To become an active candidate for ABO board certification, complete an online application at the board's website. The site contains additional information regarding the certification process.

FDA News

■ Gatifloxacin Ophthalmic Solution 0.5% (Zymaxid, Allergan, Inc.) has received FDA approval for the treatment of bacterial conjunctivitis caused by susceptible strains of Haemophilus influenzae, Staphylococcus aureaus, S. epidermis, Streptococcus mitis group, Streptococcus oralis and Streptococcus pneumonia. It is expected to be available this month.

■ The Crystalens AO intraocular lens, from Bausch + Lomb, has received FDA approval to be marketed in quarter diopter steps. Quarter diopters will be available for the models AT50AO and AT52AO in the ranges of 18 to 22. The company says it expects to have a wider dioptric range available by the end of the year.

O.D. NOTEBOOK

Brett Craig has resigned from his position as president of, Transitions Optical. CEO Richard C. Elias will serve as the company's president.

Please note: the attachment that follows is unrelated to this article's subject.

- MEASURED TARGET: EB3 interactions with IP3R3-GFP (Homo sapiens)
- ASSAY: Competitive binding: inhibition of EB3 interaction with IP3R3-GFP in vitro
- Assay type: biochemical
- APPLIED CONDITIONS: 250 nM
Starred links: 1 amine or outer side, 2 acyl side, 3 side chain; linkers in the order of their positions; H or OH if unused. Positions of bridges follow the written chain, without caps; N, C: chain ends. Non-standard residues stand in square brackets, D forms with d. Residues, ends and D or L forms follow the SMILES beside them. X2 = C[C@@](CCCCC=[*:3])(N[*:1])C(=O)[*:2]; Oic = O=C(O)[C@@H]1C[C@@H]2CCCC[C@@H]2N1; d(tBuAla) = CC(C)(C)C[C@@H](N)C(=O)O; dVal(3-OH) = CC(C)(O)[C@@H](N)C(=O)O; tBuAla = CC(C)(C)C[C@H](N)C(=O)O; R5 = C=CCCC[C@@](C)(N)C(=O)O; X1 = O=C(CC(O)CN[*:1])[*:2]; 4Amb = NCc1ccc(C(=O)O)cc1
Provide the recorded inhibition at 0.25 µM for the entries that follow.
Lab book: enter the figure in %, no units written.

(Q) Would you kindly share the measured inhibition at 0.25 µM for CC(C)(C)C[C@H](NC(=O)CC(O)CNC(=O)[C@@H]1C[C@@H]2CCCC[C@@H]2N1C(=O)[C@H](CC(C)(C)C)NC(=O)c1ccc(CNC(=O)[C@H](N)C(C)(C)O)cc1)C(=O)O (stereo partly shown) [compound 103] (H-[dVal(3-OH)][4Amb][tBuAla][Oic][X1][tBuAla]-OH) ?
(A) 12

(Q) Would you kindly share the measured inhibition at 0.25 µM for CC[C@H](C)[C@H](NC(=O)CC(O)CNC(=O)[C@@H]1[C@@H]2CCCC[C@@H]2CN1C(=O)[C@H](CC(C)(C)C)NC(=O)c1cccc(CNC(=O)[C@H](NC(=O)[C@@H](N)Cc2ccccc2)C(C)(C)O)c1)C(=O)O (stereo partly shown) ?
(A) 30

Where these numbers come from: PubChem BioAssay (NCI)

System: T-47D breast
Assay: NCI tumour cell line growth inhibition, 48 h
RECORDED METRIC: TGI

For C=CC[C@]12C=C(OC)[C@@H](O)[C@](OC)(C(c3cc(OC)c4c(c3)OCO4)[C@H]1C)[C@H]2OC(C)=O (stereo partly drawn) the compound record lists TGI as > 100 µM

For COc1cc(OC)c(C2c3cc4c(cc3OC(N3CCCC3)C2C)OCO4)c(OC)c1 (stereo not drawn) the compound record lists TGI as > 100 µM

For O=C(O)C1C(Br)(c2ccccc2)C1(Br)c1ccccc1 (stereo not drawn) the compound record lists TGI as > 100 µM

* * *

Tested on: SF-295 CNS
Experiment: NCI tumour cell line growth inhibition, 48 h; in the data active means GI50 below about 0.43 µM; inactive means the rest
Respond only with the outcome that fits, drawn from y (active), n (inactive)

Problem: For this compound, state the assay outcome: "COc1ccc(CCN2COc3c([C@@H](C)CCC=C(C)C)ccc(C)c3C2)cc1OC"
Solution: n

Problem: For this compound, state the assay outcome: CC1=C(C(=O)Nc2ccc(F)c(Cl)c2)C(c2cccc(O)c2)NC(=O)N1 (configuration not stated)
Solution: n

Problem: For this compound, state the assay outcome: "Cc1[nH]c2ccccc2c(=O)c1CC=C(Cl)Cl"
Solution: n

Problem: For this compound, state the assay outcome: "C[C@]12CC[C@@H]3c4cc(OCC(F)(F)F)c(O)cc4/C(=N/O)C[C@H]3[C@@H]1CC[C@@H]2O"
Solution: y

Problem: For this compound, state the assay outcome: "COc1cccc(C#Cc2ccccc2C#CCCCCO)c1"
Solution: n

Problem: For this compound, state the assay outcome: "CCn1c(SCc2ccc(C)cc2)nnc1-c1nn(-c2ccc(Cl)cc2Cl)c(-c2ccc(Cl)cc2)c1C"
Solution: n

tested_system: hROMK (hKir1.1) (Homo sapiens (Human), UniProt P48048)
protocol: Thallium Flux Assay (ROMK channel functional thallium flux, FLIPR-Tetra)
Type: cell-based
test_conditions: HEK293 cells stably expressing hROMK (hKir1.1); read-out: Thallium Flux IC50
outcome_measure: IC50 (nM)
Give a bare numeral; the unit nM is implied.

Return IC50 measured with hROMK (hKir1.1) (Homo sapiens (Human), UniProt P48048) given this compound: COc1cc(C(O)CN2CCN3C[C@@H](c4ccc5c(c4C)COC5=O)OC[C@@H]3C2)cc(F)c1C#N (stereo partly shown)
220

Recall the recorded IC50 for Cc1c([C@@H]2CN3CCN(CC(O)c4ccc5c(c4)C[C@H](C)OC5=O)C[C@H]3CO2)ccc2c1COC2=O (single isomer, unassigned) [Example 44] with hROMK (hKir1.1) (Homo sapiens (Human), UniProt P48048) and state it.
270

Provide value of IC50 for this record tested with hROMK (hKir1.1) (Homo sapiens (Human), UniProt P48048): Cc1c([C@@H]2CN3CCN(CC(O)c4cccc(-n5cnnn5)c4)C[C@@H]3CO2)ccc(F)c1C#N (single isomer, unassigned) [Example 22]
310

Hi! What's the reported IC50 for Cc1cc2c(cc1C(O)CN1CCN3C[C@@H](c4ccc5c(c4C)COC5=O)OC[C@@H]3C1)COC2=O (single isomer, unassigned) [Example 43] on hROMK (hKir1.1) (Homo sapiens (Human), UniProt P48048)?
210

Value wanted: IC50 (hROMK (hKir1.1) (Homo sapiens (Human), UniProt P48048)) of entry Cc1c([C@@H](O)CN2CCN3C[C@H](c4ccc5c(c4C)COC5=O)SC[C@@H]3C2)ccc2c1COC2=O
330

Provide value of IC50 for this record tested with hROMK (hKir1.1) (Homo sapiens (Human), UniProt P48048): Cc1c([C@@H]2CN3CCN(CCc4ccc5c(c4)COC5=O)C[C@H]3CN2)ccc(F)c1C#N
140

◻ The American Optometric Association Foundation appointed Howard Purcell, O.D., vice president of Customer Development, Essilor of America, as a member of the Optometry's Fund for Disaster Relief committee. The foundation also appointed two board members: T. Joel Byars, O.D., of Morrow, Ga. and Kerry L. Beebe, O.D., of Brainerd, Minn., each of whom will serve three-year terms.

◻ Optometrists Joseph and Claire Pizzimenti have formed Optometry Board Certified to help optometrists meet the requirements of board certification and maintenance of certification. For information, visit optometryboardcertified.com.

Reichert Technologies has named Deon Miller as vice president of sales — Americas. Mr. Miller has more than 15 years experience in the medical products field.